They are comparisons that reminded me of folks asking whether Wilt Chamberlain or Michael Jordan was the better player when we all knew it was Hakeem Olajuwon.
What about the other lives that were destroyed? Kobe’s family is no doubt struggling with what to do moving forward. What of the other families? I see lots of tributes to Bryant and his daughter, Gianna, with very little mention of the other eight people who perished. Yes, Kobe was a legend who impacted many lives, but his body was just as vulnerable as the rest of ours. And in that sense, it simply makes him human — just like anyone of us.
The Altobelli Family
Of the others who perished, John Altobelli (Father), Keri Altobelli (Mother), and Alyssa Altobelli (Daughter), all died in the helicopter crash yesterday. Alyssa played in the same basketball club as Gianna Bryant and was coached by Kobe himself. The family regularly traveled with the Bryants to practices and games by helicopter. Something John routinely did.
John Altobelli also played baseball at the University of Houston. He was known as Coach Alto and was the head baseball coach at Orange Coast College Pirate Athletics. Coach Alto was named coach of the year in 2019, had four state championships, and racked up over 700 wins during a career that spanned 27 years. Coach Alto also helped hundreds of players earn scholarships to Division 1 programs over the past three decades.
The Altobelli family leaves behind two brothers. Two sons.
The Mauser Family
Until 2018, Christina Mauser worked at Harbor Day School where she and her husband coached the eighth-grade girls’ basketball team to their first championship. Mauser put her heart and soul into teaching physical education at the school where she worked for 11 years. During that time she reformed the physical education program adding Yoga and Pilates to the curriculum.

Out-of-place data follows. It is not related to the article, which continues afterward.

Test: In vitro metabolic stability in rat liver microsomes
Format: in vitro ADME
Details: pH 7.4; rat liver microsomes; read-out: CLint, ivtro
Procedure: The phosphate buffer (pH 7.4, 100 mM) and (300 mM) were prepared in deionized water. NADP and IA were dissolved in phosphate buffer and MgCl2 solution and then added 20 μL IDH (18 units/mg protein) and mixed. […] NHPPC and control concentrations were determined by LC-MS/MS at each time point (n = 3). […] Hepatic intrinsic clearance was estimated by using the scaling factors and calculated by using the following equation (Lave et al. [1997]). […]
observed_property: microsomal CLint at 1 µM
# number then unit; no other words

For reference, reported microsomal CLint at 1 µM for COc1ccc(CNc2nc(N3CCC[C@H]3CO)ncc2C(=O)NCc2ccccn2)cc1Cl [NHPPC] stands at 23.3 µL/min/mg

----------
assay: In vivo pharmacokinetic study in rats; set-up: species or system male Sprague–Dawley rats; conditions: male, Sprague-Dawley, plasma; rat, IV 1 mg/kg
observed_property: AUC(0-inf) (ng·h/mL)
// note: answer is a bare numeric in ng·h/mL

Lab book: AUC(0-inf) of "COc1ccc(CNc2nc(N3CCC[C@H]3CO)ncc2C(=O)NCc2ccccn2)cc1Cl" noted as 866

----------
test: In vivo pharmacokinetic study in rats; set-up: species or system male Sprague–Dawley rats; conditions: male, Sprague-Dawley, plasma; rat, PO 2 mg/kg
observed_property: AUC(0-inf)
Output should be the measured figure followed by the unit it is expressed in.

Her career was still flourishing. Mauser was the top assistant coach of the Mamba girls’ basketball team. She also led clinics for WNBA players at the academy. Bryant brought her to the Mamba program to teach kids how to play defense because Bryant didn’t understand ‘zone defense’ having never played it in high school or college. She was known as the Mother of Defense.
Christina Mauser leaves behind a husband and three children.
The Chester Family
Sarah Chester (Mother) and Payton Chester (Daughter) both perished alongside Kobe Bryant. Sarah Chester is being remembered as loving and supportive of Payton and her twin brothers. She was your typical American mother who did a lot of driving for kids who played sports.
Sarah’s son, Riley, paid tribute to them on Instagram saying, “Rest In Peace to the most amazing Mother and sister. I love you Pay Pay and Mom RIP.”
Sarah and Payton leave behind two sons; two brothers.